MALI and SONGHAI
Centered on the upper reaches of the Senegal and Niger rivers, Mali evolved by the early 11th century from a group of Mande chieftancies. In the mid 13th Century, the
state began a period of expansion under the vigorous ruler Sundiata Keita. Soon afterward, the rulers of Mali appear to have converted to Islam. The high point of the Mali Empire was reached under Mansa (King) Musa, who conducted a pilgrimage to Mecca in 1324 and 1325, opened diplomatic relations with Tunis and Egypt, and brought a number of Muslim scholars and artisans to the Empire.
After 1400 the empire declined and Songhai emerged as the leading State in the Western Sudan. Although Songhai dates from before the 9th Century, its greatest period of expansion occurred under Sunni Ali and Askia Muhammad. During the latter's rule, Islam flourished at the Court and Timbucktu became a major center of Muslim learning, renowned for its University and its book trade.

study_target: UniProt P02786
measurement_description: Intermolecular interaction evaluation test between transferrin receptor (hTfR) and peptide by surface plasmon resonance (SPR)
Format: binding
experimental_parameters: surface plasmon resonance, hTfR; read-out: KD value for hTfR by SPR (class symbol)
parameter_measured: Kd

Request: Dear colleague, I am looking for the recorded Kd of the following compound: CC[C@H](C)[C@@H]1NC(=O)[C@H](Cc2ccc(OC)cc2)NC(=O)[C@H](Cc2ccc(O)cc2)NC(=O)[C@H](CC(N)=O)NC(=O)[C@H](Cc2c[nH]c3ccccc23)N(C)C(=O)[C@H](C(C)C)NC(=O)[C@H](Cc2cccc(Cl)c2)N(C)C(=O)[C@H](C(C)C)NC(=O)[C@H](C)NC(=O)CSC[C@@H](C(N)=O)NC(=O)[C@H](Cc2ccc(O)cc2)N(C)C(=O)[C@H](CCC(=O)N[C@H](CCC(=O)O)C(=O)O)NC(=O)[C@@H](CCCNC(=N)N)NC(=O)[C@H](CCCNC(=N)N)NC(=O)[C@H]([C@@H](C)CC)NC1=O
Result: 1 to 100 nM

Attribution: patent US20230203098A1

tracted by its wealth, the armies of Al-Mansur of Morocco overran Gao, the Songhai capital, in 1591. Following the collapse of Songhai, a number of small Kingdoms - Macina, Gonja, Segou, Kaarta strove in the Western Sudan, but continual strife and economic decline were the only results
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